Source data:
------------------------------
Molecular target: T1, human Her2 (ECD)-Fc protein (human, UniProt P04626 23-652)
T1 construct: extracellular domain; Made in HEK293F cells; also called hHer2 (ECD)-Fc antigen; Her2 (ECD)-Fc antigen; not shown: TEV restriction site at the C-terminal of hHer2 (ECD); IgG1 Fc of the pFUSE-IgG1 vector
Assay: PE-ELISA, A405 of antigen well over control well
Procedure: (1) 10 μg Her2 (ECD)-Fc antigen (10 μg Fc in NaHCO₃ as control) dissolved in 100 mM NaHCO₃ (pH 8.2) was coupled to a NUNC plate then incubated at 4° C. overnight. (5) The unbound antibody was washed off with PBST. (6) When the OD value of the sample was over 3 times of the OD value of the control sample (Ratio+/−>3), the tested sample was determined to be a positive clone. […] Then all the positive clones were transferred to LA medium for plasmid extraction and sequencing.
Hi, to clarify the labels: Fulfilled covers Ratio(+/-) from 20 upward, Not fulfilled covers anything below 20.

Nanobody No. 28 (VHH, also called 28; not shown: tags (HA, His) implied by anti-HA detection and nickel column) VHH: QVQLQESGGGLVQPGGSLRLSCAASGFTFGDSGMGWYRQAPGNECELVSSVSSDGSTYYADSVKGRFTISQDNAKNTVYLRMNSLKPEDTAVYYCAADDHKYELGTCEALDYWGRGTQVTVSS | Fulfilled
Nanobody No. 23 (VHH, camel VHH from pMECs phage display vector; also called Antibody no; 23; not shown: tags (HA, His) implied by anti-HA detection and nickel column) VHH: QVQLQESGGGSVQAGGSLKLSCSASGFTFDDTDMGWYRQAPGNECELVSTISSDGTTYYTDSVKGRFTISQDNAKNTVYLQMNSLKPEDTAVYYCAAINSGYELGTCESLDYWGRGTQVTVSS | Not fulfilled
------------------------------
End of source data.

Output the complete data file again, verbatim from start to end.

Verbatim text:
Molecular target: T1, human Her2 (ECD)-Fc protein (human, UniProt P04626 23-652)
T1 construct: extracellular domain; Made in HEK293F cells; also called hHer2 (ECD)-Fc antigen; Her2 (ECD)-Fc antigen; not shown: TEV restriction site at the C-terminal of hHer2 (ECD); IgG1 Fc of the pFUSE-IgG1 vector
Assay: PE-ELISA, A405 of antigen well over control well
Procedure: (1) 10 μg Her2 (ECD)-Fc antigen (10 μg Fc in NaHCO₃ as control) dissolved in 100 mM NaHCO₃ (pH 8.2) was coupled to a NUNC plate then incubated at 4° C. overnight. (5) The unbound antibody was washed off with PBST. (6) When the OD value of the sample was over 3 times of the OD value of the control sample (Ratio+/−>3), the tested sample was determined to be a positive clone. […] Then all the positive clones were transferred to LA medium for plasmid extraction and sequencing.
Hi, to clarify the labels: Fulfilled covers Ratio(+/-) from 20 upward, Not fulfilled covers anything below 20.

Nanobody No. 28 (VHH, also called 28; not shown: tags (HA, His) implied by anti-HA detection and nickel column) VHH: QVQLQESGGGLVQPGGSLRLSCAASGFTFGDSGMGWYRQAPGNECELVSSVSSDGSTYYADSVKGRFTISQDNAKNTVYLRMNSLKPEDTAVYYCAADDHKYELGTCEALDYWGRGTQVTVSS | Fulfilled
Nanobody No. 23 (VHH, camel VHH from pMECs phage display vector; also called Antibody no; 23; not shown: tags (HA, His) implied by anti-HA detection and nickel column) VHH: QVQLQESGGGSVQAGGSLKLSCSASGFTFDDTDMGWYRQAPGNECELVSTISSDGTTYYTDSVKGRFTISQDNAKNTVYLQMNSLKPEDTAVYYCAAINSGYELGTCESLDYWGRGTQVTVSS | Not fulfilled